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6 Strategies for Searching for Internships and Jobs by Location

Are you interested in being in a certain location for your summer internship or job after graduation? There are many reasons to choose where you work – commitments to family, partner or friends; budget concerns, and/or a desire to live in a particular city, state or region. While it may seem as if it would be limiting, it can actually make your search easier to have a focus. Being open to anything can lead to feeling overwhelmed by everything when conducting an internship or job search. Here are some strategies and resources for improving your chances of landing where you want to be.

6 Strategies for Searching for Internships and Jobs by Location

  1. Research the area in which you want to live and work. Use resources such as the Visitor’s Bureau, local realtors and rental agencies, Chamber of Commerce, and the CCA subscription resources (My Career Center on your myBucknell dashboard) of Goinglobal U.S. City Guides and International Country Guides and Philadelphia Business Journal (which gives you access to business journals of many cities across the country)  to find information such as:
    1. Industries that are in demand and growing
    2. Professional Associations and Corporate/Trade Groups
    3. Opportunities and Limitations with: transportation options, cost of housing, entertainment options, recreation, civic engagement
  1. Talk to people who live or have lived in the area. Reach out to friends, family and connections you know and ask if they know others you can speak with. Look up alumni by location in the LinkedIn Bucknell University page and BucknellConnect alumni directory and reach out to ask for an opportunity to talk and learn more about their experience living and working in their area. If a Bucknell Regional Club exists in the area, reach out to the point person to ask about resources.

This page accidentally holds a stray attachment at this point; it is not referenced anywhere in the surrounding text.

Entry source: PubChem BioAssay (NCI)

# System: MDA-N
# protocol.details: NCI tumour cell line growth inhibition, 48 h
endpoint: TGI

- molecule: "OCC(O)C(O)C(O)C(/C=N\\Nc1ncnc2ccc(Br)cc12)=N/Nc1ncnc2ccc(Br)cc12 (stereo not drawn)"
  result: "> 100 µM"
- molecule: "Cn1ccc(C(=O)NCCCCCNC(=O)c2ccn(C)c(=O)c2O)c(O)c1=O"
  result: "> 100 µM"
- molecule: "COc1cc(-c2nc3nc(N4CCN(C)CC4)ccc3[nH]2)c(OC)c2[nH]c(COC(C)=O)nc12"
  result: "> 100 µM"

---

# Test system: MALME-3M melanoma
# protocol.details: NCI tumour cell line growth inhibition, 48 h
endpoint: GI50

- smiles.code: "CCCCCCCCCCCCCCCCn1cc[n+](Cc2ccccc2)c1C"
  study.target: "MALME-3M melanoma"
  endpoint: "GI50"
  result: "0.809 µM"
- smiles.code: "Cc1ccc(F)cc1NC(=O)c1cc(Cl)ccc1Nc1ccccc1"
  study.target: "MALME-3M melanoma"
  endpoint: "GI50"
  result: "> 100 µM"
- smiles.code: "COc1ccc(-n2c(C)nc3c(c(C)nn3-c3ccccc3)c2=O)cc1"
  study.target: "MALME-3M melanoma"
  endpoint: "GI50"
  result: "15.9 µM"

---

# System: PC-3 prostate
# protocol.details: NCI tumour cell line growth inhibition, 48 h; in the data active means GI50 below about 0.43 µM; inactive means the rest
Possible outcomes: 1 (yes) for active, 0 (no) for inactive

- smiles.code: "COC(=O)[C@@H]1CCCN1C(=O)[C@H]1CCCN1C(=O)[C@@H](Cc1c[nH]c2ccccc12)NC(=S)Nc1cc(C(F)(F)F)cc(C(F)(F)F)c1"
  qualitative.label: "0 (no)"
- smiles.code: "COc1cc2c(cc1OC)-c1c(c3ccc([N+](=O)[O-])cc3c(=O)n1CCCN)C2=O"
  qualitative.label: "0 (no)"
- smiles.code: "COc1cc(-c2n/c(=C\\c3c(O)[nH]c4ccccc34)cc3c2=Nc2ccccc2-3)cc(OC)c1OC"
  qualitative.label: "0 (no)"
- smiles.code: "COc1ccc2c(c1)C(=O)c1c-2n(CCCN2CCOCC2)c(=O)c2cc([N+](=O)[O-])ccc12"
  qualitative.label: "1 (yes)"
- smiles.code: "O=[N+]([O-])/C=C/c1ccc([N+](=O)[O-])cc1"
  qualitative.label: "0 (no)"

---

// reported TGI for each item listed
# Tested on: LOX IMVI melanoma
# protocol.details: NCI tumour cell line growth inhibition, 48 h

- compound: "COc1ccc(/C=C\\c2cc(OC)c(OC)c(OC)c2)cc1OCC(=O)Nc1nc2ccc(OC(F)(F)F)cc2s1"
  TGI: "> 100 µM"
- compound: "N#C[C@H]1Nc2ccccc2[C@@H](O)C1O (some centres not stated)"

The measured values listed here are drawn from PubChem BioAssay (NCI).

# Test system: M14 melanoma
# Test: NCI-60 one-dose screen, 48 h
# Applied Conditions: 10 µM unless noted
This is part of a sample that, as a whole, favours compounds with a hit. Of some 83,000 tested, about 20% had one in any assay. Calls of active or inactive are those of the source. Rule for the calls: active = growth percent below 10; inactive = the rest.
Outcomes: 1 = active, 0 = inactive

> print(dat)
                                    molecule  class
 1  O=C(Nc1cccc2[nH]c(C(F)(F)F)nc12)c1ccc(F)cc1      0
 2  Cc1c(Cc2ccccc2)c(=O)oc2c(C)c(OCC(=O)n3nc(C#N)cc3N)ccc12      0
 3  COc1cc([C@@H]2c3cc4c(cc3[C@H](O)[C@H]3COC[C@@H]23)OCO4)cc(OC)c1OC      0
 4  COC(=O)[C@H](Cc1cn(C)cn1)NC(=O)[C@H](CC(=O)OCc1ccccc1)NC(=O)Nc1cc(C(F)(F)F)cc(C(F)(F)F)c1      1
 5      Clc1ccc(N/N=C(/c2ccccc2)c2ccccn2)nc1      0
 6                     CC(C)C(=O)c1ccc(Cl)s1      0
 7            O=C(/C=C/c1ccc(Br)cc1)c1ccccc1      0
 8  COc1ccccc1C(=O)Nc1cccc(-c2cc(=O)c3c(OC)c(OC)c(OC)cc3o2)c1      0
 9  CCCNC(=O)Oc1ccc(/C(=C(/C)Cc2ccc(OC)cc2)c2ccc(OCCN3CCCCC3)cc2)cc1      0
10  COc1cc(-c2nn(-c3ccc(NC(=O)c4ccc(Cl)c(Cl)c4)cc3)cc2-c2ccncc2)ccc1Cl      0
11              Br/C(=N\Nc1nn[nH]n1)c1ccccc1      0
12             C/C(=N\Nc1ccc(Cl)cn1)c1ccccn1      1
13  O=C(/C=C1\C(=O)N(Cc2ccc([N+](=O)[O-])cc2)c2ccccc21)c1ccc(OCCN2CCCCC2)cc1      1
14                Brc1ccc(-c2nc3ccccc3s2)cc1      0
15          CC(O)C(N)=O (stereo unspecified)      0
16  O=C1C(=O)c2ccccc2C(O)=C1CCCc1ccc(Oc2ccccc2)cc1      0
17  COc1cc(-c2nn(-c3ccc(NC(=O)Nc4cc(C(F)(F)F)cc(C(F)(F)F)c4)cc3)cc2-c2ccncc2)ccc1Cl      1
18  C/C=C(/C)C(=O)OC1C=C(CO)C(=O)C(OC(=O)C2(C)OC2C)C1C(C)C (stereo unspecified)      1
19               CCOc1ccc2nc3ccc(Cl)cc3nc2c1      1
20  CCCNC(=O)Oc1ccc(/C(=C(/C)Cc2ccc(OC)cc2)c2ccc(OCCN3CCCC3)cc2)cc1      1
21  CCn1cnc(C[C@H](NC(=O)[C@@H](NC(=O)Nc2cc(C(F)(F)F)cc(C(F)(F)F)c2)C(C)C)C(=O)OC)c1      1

1. Research employers of interest and make a list of your top choices to research and contact. Use the resources listed above in #1, as well as Handshake, LinkedIn, and professional associations to find and research employers. Look at their profiles, websites and related media and articles. Follow the ones you like and find a hiring manager or recruiter to contact and ask about their opportunities. Find alumni who work for the organization (with the resources listed in #2) and reach out and ask them about their experiences at the organization and for advice. 
  1. Apply to advertised openings in your location of interest.  Use Handshake and LinkedIn and search by location, using the radius feature to find opportunities that are within your realistic range of where you will live. Do the same with industry-related internship/job websites, as well as location-based websites. The CCA can help you find these, but you can start with sites found in the job search resources on Goinglobal city/country guides, State Job Banks, and employment agencies.
  1. Search for REMOTE advertised opportunities. Due to the pandemic, there are more remote opportunities than ever. You can take advantage of this new trend to open up your search beyond your location. Some opportunities may not stay remote in the long term, so be sure to understand the terms of the positions you are considering if you don’t have flexibility to work elsewhere. You can often search for these opportunities using filters within the site or entering “remote” in the keyword search feature. Consider the advantages and disadvantages of working remote by reading the many articles that have been posted about this over the last year, including this one.
  1. Move to the area in which you want to live. While many of these search strategies can be done at a distance, you will likely be more effective at making connections and finding resources when you are actually living in the area. Determine how you will fund your living expenses until you get a position, whether that be saving up money, taking a job that pay the bills and allows some flexibility, such as in a restaurant, retail or with a temporary employment agency, and living with friends or relatives in exchange for sharing household duties and/or paying modest rent. If that won’t be possible, plan for periodic trips to the area that allow for visits with employers, networking contacts and other relevant organizations on multiple weekdays.

Last piece of advice for a location-based search: Keep at it! These strategies work but will take persistence and the willingness to engage all of them regularly. Follow up with networking contacts, employers and hiring managers. Stay organized, using a resource such as this Job Search Radar google sheet or a resource such as the Job Application template on Notion, which is free for students to use. Talk to career coaches in the CCA, advisors, faculty, family, friends and mentors to help you stay motivated and creative. 

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